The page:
cc: "Mitchell, John FB \(Chief Scientist\)" <john.f.mitchellatXYZxyzoffice.gov.uk>
date: Wed, 16 Aug 2006 16:14:52 +0100
from: "Mitchell, John FB \(Chief Scientist\)" <john.f.mitchellatXYZxyzoffice.gov.uk>
subject: Chpt 6 - last 1000 yrs
to: "Keith Briffa" <k.briffaatXYZxyz.ac.uk>
I have tried to cindense what I think the main issues for the and what the response is
below. The weakest area seems to be statistical significance and by implication the likely/
very likely statements. I can't think of any easy solution - in the TAR for detection and
attribution we used 95% limits on stats tests and them downrated them to allow for other
I am interested in your comments
1. Reliance on Bristlecone pine -
Response - the issues are in calibration period- they agree with other indicators for the
rest of the record
2. Centring of principle components leads to "hockeysticks"-
Response - this makes only a small difference when standardised data used.
Comment - Would be useful to know which reconstructions do and donot make this assumption-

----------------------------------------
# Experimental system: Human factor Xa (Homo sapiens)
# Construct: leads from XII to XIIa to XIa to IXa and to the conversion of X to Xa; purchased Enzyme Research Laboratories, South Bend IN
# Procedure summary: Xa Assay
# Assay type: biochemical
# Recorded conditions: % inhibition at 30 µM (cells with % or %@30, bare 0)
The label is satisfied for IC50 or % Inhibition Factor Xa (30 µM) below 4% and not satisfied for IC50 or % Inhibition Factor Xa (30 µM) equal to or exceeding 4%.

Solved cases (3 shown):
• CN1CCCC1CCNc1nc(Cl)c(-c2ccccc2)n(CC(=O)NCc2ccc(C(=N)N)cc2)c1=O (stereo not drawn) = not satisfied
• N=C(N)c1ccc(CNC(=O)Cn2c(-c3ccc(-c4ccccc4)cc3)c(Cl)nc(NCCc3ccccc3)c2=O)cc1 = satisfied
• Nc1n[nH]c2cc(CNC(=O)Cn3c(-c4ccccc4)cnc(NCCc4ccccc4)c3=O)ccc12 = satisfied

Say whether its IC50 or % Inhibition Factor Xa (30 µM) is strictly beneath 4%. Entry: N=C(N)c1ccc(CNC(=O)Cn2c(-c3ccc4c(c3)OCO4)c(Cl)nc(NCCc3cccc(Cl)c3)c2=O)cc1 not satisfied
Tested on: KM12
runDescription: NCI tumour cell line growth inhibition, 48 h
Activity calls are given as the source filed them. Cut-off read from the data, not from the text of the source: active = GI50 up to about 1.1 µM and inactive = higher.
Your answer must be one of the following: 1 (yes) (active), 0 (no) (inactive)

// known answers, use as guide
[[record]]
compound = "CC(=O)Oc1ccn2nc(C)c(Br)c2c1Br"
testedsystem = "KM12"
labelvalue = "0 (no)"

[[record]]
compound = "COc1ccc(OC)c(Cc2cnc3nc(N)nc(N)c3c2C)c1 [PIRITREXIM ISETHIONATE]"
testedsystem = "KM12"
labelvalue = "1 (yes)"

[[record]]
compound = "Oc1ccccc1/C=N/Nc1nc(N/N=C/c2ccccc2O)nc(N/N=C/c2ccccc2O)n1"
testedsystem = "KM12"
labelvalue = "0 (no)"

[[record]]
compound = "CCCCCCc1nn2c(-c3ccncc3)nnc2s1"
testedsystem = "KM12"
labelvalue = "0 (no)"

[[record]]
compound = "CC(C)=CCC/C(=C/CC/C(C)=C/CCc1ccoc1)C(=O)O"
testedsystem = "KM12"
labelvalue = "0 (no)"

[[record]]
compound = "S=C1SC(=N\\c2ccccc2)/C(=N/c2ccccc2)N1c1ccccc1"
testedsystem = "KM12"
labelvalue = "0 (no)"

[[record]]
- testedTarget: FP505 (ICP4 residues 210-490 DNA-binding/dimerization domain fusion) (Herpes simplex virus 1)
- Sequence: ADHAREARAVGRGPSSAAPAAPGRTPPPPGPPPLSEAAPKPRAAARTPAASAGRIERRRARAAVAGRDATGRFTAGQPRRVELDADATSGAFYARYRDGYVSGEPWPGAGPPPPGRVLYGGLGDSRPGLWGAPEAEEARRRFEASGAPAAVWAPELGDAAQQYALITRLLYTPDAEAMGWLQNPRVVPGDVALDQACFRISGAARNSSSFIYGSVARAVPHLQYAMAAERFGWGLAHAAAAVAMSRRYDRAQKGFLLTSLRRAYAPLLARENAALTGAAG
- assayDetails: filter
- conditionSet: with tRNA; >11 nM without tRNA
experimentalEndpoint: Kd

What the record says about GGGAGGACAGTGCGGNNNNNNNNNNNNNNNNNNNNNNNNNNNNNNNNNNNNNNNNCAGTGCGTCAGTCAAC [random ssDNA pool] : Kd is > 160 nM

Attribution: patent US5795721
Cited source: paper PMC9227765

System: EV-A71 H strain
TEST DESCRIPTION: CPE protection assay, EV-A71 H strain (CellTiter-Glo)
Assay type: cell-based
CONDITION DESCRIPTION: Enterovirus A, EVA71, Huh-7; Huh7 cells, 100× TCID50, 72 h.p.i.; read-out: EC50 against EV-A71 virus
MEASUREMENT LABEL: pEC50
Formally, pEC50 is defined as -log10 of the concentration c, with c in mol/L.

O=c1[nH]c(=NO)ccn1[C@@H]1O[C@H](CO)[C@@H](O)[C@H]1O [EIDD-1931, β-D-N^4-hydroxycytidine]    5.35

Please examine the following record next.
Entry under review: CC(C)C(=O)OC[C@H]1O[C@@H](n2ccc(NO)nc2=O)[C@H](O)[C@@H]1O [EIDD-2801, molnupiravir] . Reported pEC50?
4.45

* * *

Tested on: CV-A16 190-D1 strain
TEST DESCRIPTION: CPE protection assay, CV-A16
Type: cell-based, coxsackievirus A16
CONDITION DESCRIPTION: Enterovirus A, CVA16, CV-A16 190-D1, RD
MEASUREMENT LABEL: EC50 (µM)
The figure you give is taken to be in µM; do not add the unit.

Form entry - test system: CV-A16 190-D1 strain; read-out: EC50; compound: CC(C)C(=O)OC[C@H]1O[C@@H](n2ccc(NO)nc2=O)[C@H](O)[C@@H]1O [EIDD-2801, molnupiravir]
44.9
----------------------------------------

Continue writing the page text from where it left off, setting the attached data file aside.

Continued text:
this could strengthen the response
3. The divergence issue-
Response - it is only apparent in high latitudes, and only with some trees.
Comment- Do we know what happens if we eliminate those records with a divergence problem.
The wider issue is whether or not it is reasonable to extend the reconstructions outside
the calibration range.
4. There are different ways of verifying reconstructions and assigning significance levels(
calibration period or seprate verifying period, different statistics)
Comment- it is difficult in the text to gauge how well reconstructions are validated - eg
using the calibration period to estimate errors as opposed to an independent period clearly
makes a difference. This is important where "likely", "very likely"are used- based on what
statistics? I think this is the area where I think the current response is weakest
5. Robustness- Burger and Cubasch show a wide range of results using different assumptions-
Mann makes a reasoned defence- there are other checks and tests which would rule out many
of the arbitrary assumptions explored by Cubasch and Burger, but this is not clear in the
response to M&M etc